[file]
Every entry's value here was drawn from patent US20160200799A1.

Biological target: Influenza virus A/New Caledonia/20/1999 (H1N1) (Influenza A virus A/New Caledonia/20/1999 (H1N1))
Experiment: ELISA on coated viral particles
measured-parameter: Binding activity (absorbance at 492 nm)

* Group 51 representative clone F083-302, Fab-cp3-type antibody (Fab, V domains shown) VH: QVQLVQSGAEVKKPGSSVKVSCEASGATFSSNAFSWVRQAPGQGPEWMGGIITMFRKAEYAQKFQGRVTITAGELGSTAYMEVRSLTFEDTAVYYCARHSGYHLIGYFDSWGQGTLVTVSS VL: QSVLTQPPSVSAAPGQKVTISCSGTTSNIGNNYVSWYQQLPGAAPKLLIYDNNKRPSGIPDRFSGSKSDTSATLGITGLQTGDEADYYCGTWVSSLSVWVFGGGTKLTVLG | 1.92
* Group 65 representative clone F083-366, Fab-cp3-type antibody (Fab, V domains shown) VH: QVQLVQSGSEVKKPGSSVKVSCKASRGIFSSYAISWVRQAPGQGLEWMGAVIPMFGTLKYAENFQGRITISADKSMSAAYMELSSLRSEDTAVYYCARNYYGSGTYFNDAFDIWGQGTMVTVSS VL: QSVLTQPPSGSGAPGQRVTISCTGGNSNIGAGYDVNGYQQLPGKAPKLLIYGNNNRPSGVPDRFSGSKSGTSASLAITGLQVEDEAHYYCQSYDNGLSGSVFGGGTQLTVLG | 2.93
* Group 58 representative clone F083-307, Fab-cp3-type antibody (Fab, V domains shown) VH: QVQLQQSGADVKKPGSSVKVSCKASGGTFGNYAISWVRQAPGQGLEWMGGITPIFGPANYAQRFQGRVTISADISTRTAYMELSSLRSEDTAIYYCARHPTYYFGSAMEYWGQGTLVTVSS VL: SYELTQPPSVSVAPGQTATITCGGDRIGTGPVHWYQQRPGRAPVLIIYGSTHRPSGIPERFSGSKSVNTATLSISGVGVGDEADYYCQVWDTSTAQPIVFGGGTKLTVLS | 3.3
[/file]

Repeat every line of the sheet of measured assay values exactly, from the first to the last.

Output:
Every entry's value here was drawn from patent US20160200799A1.

Biological target: Influenza virus A/New Caledonia/20/1999 (H1N1) (Influenza A virus A/New Caledonia/20/1999 (H1N1))
Experiment: ELISA on coated viral particles
measured-parameter: Binding activity (absorbance at 492 nm)

* Group 51 representative clone F083-302, Fab-cp3-type antibody (Fab, V domains shown) VH: QVQLVQSGAEVKKPGSSVKVSCEASGATFSSNAFSWVRQAPGQGPEWMGGIITMFRKAEYAQKFQGRVTITAGELGSTAYMEVRSLTFEDTAVYYCARHSGYHLIGYFDSWGQGTLVTVSS VL: QSVLTQPPSVSAAPGQKVTISCSGTTSNIGNNYVSWYQQLPGAAPKLLIYDNNKRPSGIPDRFSGSKSDTSATLGITGLQTGDEADYYCGTWVSSLSVWVFGGGTKLTVLG | 1.92
* Group 65 representative clone F083-366, Fab-cp3-type antibody (Fab, V domains shown) VH: QVQLVQSGSEVKKPGSSVKVSCKASRGIFSSYAISWVRQAPGQGLEWMGAVIPMFGTLKYAENFQGRITISADKSMSAAYMELSSLRSEDTAVYYCARNYYGSGTYFNDAFDIWGQGTMVTVSS VL: QSVLTQPPSGSGAPGQRVTISCTGGNSNIGAGYDVNGYQQLPGKAPKLLIYGNNNRPSGVPDRFSGSKSGTSASLAITGLQVEDEAHYYCQSYDNGLSGSVFGGGTQLTVLG | 2.93
* Group 58 representative clone F083-307, Fab-cp3-type antibody (Fab, V domains shown) VH: QVQLQQSGADVKKPGSSVKVSCKASGGTFGNYAISWVRQAPGQGLEWMGGITPIFGPANYAQRFQGRVTISADISTRTAYMELSSLRSEDTAIYYCARHPTYYFGSAMEYWGQGTLVTVSS VL: SYELTQPPSVSVAPGQTATITCGGDRIGTGPVHWYQQRPGRAPVLIIYGSTHRPSGIPERFSGSKSVNTATLSISGVGVGDEADYYCQVWDTSTAQPIVFGGGTKLTVLS | 3.3